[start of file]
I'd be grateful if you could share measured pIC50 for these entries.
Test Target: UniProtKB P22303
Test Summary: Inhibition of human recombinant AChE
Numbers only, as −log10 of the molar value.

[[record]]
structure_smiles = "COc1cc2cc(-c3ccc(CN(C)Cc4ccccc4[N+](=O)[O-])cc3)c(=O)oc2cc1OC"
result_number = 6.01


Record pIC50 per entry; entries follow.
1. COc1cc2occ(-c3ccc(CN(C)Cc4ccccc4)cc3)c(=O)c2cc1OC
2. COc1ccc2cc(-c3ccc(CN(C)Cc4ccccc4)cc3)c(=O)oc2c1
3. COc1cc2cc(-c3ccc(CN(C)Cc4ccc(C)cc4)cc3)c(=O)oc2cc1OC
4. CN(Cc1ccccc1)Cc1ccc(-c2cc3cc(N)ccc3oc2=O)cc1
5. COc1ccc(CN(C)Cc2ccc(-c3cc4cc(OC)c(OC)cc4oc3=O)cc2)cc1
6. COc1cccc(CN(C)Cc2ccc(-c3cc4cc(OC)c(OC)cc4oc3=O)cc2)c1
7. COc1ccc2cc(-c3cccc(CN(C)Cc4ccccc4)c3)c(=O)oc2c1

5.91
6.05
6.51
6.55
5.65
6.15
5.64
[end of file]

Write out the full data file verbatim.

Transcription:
I'd be grateful if you could share measured pIC50 for these entries.
Test Target: UniProtKB P22303
Test Summary: Inhibition of human recombinant AChE
Numbers only, as −log10 of the molar value.

[[record]]
structure_smiles = "COc1cc2cc(-c3ccc(CN(C)Cc4ccccc4[N+](=O)[O-])cc3)c(=O)oc2cc1OC"
result_number = 6.01


Record pIC50 per entry; entries follow.
1. COc1cc2occ(-c3ccc(CN(C)Cc4ccccc4)cc3)c(=O)c2cc1OC
2. COc1ccc2cc(-c3ccc(CN(C)Cc4ccccc4)cc3)c(=O)oc2c1
3. COc1cc2cc(-c3ccc(CN(C)Cc4ccc(C)cc4)cc3)c(=O)oc2cc1OC
4. CN(Cc1ccccc1)Cc1ccc(-c2cc3cc(N)ccc3oc2=O)cc1
5. COc1ccc(CN(C)Cc2ccc(-c3cc4cc(OC)c(OC)cc4oc3=O)cc2)cc1
6. COc1cccc(CN(C)Cc2ccc(-c3cc4cc(OC)c(OC)cc4oc3=O)cc2)c1
7. COc1ccc2cc(-c3cccc(CN(C)Cc4ccccc4)c3)c(=O)oc2c1

5.91
6.05
6.51
6.55
5.65
6.15
5.64